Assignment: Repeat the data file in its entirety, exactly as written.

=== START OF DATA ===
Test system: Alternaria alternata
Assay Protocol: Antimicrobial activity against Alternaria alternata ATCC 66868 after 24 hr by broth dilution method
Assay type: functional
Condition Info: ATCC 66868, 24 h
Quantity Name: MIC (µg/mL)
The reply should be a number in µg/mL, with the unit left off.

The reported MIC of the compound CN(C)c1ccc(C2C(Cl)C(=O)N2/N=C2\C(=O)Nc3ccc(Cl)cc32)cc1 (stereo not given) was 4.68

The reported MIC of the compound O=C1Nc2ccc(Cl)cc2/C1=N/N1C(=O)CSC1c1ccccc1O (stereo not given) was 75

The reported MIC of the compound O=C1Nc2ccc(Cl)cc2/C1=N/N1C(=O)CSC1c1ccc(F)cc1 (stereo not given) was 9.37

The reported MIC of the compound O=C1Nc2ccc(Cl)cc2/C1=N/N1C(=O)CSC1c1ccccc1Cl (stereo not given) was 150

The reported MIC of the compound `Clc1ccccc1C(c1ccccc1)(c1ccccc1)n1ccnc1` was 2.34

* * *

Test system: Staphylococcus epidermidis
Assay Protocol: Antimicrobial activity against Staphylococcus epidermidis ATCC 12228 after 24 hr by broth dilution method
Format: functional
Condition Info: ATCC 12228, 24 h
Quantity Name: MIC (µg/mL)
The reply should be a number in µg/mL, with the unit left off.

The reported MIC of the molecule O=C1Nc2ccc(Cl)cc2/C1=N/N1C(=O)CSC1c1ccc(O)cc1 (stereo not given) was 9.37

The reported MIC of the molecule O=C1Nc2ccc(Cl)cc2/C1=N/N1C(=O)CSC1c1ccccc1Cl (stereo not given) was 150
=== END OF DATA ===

Test system: Alternaria alternata
Assay Protocol: Antimicrobial activity against Alternaria alternata ATCC 66868 after 24 hr by broth dilution method
Assay type: functional
Condition Info: ATCC 66868, 24 h
Quantity Name: MIC (µg/mL)
The reply should be a number in µg/mL, with the unit left off.

The reported MIC of the compound CN(C)c1ccc(C2C(Cl)C(=O)N2/N=C2\C(=O)Nc3ccc(Cl)cc32)cc1 (stereo not given) was 4.68

The reported MIC of the compound O=C1Nc2ccc(Cl)cc2/C1=N/N1C(=O)CSC1c1ccccc1O (stereo not given) was 75

The reported MIC of the compound O=C1Nc2ccc(Cl)cc2/C1=N/N1C(=O)CSC1c1ccc(F)cc1 (stereo not given) was 9.37

The reported MIC of the compound O=C1Nc2ccc(Cl)cc2/C1=N/N1C(=O)CSC1c1ccccc1Cl (stereo not given) was 150

The reported MIC of the compound `Clc1ccccc1C(c1ccccc1)(c1ccccc1)n1ccnc1` was 2.34

* * *

Test system: Staphylococcus epidermidis
Assay Protocol: Antimicrobial activity against Staphylococcus epidermidis ATCC 12228 after 24 hr by broth dilution method
Format: functional
Condition Info: ATCC 12228, 24 h
Quantity Name: MIC (µg/mL)
The reply should be a number in µg/mL, with the unit left off.

The reported MIC of the molecule O=C1Nc2ccc(Cl)cc2/C1=N/N1C(=O)CSC1c1ccc(O)cc1 (stereo not given) was 9.37

The reported MIC of the molecule O=C1Nc2ccc(Cl)cc2/C1=N/N1C(=O)CSC1c1ccccc1Cl (stereo not given) was 150